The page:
Despite such high numbers, it is striking a judge recently gave a bachelor farmer from Kerry time to find a woman to drive him around before his ban for driving while intoxicated came into effect. Such jokey comments about drink driving and dangerous driving are totally inappropriate, and this culture has to be changed. As I said to the Minister at a previous Question Time, I believe the Courts Service has been deficient in regard to enabling us to collate the information we in the House need to know, and the Minister needs to know, in order to make our roads safer.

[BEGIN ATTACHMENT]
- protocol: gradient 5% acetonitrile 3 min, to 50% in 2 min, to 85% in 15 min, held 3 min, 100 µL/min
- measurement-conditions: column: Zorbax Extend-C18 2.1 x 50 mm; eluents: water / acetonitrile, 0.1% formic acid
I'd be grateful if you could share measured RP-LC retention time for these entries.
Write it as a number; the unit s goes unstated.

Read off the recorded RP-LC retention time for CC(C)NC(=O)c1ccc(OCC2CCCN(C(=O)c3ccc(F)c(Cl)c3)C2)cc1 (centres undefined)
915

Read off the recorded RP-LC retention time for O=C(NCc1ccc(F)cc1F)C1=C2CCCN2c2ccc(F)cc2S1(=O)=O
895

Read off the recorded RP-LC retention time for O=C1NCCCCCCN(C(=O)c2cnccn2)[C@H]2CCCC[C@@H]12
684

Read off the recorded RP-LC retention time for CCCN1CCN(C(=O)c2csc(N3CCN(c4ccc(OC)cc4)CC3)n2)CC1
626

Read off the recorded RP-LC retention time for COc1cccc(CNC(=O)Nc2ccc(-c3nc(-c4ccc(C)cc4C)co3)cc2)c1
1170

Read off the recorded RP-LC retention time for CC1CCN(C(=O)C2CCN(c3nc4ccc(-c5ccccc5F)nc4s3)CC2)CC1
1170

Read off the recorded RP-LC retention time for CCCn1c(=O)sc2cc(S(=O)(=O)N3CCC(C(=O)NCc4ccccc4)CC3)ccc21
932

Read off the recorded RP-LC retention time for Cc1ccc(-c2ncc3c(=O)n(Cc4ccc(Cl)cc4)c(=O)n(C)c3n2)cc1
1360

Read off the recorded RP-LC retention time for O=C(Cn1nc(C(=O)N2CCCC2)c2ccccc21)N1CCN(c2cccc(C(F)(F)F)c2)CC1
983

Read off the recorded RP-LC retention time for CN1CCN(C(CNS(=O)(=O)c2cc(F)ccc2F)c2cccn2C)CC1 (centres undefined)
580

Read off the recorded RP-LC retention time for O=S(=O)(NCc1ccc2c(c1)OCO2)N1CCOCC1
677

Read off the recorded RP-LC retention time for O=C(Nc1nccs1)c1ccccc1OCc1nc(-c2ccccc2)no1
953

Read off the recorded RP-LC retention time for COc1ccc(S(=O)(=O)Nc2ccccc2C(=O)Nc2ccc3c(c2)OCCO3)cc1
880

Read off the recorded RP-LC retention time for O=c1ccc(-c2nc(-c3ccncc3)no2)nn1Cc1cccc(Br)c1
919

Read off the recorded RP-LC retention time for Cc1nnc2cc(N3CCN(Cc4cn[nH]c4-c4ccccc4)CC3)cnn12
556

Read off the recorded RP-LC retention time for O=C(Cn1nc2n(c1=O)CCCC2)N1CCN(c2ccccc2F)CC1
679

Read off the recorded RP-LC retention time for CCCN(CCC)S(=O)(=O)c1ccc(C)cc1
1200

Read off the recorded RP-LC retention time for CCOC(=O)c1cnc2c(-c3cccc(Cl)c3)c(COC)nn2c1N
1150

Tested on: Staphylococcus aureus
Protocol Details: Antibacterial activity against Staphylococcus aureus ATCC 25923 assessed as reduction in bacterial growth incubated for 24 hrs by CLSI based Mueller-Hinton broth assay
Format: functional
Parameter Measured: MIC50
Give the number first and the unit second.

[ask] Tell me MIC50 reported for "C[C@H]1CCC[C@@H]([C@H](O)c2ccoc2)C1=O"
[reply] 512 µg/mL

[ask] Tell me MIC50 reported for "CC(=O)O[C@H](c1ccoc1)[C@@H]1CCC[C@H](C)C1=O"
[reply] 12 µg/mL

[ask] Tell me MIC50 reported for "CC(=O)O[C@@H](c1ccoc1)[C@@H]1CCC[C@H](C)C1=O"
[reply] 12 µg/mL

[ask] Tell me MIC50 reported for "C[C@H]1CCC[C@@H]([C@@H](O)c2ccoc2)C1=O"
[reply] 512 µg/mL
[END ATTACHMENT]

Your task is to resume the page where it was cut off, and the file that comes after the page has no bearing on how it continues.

I note the stand the Minister took today on the judicial appointments Bill. I applaud this as I believe it is the direction the House needs to take in order that the best possible people are appointed to the bench in a transparent and independent manner. Some of the things we hear in the District Court are very disrespectful in regard to the ongoing litany of tragedy on our roads. Earlier in the summer, a man whose blood alcohol reading was 198 mg per 100 ml, which is almost four times over the limit, and who had previously pleaded guilty to drink driving in 2014, was granted an adjournment of his driving ban until 8 December. Earlier this month, there was a case where a driver who had nine life bans for driving without insurance was jailed for just five months and given a small fine for breaking the law repeatedly in a most profound way.